Document everything. You do need to talk to an atty before you say anything to her. I recommend the forums over on forum.mensdivorce.com formerly known as Dadsdivorce.com . Especially look for "The List".
If you just simply file for divorce you will likely get totally hosed with not only child support but long term alimony. You need to document that you are not in agreement with her being a non-working stay-at-home-mom (SAHM). Generally the courts will assume you both agreed to whatever your situation is, which means they assume you should keep that arrangement after divorce. Thus, huge alimony paid by you!
Your lawyer can advise you on how things work where you live, as well as what kind of documentation is needed and legal. For example you may be able to legally record conversations with her where you express your disagreement with her not working, and her response of she doesn't feel like working.
This is probably a 3 month or so process you'll be in before actually filing any paperwork.
If you want to save this marriage, first you have to be ready to end it. But you had better be set up to end it in a way that doesn't hose you. Consider, too, that your financial well being after a divorce will directly affect your kids' well being.
You could try in the meantime something like taking her to a financial planning workshop. I really like Dave Ramsey's stuff. His Financial Peace University is a very inexpensive program run by regular folks in places like churches, civic groups, adult education, etc. Perhaps you can scare or motivate your wife into being more interested in the financial future.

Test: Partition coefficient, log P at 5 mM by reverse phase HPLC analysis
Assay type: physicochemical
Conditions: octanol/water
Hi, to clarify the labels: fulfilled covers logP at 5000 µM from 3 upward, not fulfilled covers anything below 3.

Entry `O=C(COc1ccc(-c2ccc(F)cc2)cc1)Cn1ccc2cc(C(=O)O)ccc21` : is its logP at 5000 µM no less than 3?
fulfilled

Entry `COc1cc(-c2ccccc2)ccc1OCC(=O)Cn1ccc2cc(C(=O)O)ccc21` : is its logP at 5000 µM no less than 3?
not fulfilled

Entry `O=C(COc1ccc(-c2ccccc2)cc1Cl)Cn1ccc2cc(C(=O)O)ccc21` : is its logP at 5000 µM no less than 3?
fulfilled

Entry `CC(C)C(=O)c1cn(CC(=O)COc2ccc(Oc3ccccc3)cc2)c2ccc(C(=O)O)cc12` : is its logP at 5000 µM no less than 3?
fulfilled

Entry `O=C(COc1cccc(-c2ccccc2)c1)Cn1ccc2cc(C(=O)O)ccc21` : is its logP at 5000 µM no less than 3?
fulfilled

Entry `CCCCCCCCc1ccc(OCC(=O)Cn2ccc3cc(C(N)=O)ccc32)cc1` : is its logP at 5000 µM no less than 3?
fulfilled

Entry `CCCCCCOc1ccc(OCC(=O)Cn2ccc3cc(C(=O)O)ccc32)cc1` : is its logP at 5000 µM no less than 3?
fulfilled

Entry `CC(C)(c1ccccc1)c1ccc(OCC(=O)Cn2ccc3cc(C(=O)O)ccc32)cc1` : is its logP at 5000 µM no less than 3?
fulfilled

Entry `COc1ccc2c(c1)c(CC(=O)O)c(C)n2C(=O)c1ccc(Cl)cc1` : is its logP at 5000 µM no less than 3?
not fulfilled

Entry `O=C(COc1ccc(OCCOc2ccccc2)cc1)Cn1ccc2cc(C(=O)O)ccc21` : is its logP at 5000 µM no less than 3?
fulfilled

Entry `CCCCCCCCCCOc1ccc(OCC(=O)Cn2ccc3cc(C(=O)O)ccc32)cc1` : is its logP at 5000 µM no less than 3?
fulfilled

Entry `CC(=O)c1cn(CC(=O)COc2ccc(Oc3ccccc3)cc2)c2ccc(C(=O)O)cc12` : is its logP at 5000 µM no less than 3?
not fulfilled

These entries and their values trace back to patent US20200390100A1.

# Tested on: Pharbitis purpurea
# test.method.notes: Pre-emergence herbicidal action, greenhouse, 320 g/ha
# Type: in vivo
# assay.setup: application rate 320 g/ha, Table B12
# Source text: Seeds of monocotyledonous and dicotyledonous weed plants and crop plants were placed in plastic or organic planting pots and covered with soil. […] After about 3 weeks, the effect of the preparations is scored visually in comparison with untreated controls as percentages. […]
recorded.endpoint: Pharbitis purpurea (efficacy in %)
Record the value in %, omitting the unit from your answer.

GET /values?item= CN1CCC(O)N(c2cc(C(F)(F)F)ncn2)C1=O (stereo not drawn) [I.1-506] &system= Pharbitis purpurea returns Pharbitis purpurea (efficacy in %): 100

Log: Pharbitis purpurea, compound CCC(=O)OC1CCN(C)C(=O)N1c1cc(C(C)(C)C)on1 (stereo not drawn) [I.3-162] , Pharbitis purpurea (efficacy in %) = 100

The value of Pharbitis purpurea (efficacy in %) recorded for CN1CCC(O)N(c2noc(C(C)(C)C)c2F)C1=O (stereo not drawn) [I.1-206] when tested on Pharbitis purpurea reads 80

I also suggest you don't blow this off. My wife made calculations she didn't need to save for retirement due to a nice inheritance coming her way. I saved like crazy. Then she hit me up for divorce and wanted half my retirement savings! She'll still be getting that nice inheritance, and probably well before her full retirement age, so her future is well funded. Meanwhile half my finances are gone.
And over 20 years marriage in this state means lifetime alimony.
You're much better off getting divorced sooner rather than later. And if your finances are tight, even better! You have less to hand over now and less to pay her long term.
You could also try talking to a marriage counselor either solo or with your wife. It would be a way to document the situation for court, too. Make sure you're the client, not your wife, so that you can waive confidentiality with the therapist if it should become desirable to get his/her testimony that your wife refuses to work while you want/need her to.
If you're in the USA, your employer should offer EAP, which is Employee Assistance Program. Free and totally confidential counseling. It would be an easy and free way to get started on couples therapy. Go yourself alone for the first session.